A committee is a group of legislators appointed by the presiding officer of the house or the senate to which proposed legislation is referred or a specific task is assigned.
A bill analysis prepared by the House Research Organization provided additional information about Senate Bill 1907.
A bill analysis is a document prepared for all bills and joint resolutions reported out of committee. A bill analysis may include background information on the measure, a statement of purpose or intent, and an analysis of the content of the measure.
The House Research Organization is a nonpartisan independent department of the Texas House of Representatives. It provides impartial information on legislation and issues before the Texas Legislature.
The House Research Organization is governed by a broadly representative steering committee of 15 House members elected by the House membership to set policy for the organization, approve its budget, and ensure that its reports are objective.
The bill analysis, published on Saturday, May 22, 2021, follows:
HOUSE RESEARCH ORGANIZATION
Senate Bill 1907:
(2nd reading) Blanco (Martínez)
Commissioning a study on colocation of certain vehicle inspections
Transportation – favorable, without amendment
12 ayes — Canales, E. Thompson, Ashby, Bucy, Harris, Landgraf, Lozano, Martínez, Ortega, Pérez, Rogers, Smithee
1 absent — Davis
On final passage, April 29 — 31-0, on Local and Uncontested Calendar None
Senate Bill 1907 requires the Texas A&M Transportation Institute, in consultation with the Texas Department of Transportation and the Department of Public Safety, to conduct a feasibility study on erecting and maintaining a colocated federal and state inspection facility at each port of entry in Texas for the inspection of motor vehicles for compliance with federal and state commercial motor vehicle regulations.
The study would have to include a summary of:
• Past efforts by the Department of Public Safety and the Federal Motor Carrier Safety Administration to maintain colocated federal and state inspection facilities at each port of entry;
• Any current efforts to colocate or separate federal and state inspection facilities at ports of entry in other states;
• Current wait times at inspection facilities at each port of entry;
• Current priorities and expectations of the Texas Department of Transportation and the Department of Public Safety regarding motor vehicle inspections at ports of entry;
• The perspectives of the Texas Department of Transportation and the Department of Public Safety on the advantages and disadvantages of colocated federal and state inspection facilities; and
• The perspective of the Federal Motor Carrier Safety Administration on the advantages and disadvantages of colocated federal and state inspection facilities, as solicited by the Texas A&M Transportation Institute.
The study also requires the following elements to be included:
• Potential scenarios for the colocation of federal and state inspection facilities at each port of entry in Texas and an analysis of each scenario’s advantages and disadvantages;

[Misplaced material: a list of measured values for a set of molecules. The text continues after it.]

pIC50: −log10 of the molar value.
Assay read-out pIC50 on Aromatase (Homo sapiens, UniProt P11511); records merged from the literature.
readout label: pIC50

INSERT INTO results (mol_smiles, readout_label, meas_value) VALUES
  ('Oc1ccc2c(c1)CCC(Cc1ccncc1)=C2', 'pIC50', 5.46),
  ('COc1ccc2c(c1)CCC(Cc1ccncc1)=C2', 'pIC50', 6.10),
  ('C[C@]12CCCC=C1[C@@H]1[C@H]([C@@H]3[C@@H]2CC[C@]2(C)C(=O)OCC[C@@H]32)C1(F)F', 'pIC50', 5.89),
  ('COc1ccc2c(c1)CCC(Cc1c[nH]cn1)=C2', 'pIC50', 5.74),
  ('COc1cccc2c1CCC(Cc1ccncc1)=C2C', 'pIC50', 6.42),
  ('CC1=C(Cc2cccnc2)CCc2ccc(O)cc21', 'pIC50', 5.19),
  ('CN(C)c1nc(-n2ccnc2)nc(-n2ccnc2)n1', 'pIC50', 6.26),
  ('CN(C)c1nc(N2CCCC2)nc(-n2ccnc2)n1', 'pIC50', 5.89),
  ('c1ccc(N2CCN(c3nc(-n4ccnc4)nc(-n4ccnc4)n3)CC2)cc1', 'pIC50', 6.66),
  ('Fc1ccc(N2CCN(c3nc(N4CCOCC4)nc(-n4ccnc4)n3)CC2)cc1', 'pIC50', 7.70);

• An analysis of potential economic benefits of colocating federal and state inspection facilities at each port of entry; and
• An analysis of the potential effects of colocating federal and state inspection facilities at each port of entry on wait times at inspection facilities.
In conducting the study, the Texas A&M Transportation Institute is required to solicit the Federal Motor Carrier Safety Administration perspective on the advantages and disadvantages of colocated federal and state inspection facilities.
Before the study is completed, the Texas A&M Transportation Institute shall contact the Federal Motor Carrier Safety Administration to arrange receipt of the report. By December 1, 2022, the Texas A&M Transportation Institute will report the study’s results and any recommendations to the Federal Motor Carrier Safety Administration in the manner and format requested by Federal Motor Carrier Safety Administration.
The Texas A&M Transportation Institute will submit by Thursday, December 1, 2022, to the Legislature a report on the results of the study and any recommendations for legislative or other action.
The Texas A&M Transportation Institute is required to implement the bill’s provisions only if the Legislature appropriated money specifically for that purpose. If the Legislature did not appropriate money for that purpose, the Texas A&M Transportation Institute could, but would not be required to, implement the bill’s provisions using other appropriations available.
The estimated cost of the study is approximately $300,000 (three hundred thousand dollars), according to a bill analysis of Senate Bill 1907.
The bill, which took effect on Wednesday, September 1, 2021, and its provisions will expire on Sunday, January 1, 2023.
Senate Bill 1907 would require a study to explore potential efficiencies for the colocation of federal and state inspection facilities at each port of entry in Texas. Trade between Mexico and Texas totals hundreds of billions of dollars annually and is only expected to increase, making the efficiency of the ports of entry between Texas and Mexico crucial for Texas’ economic future.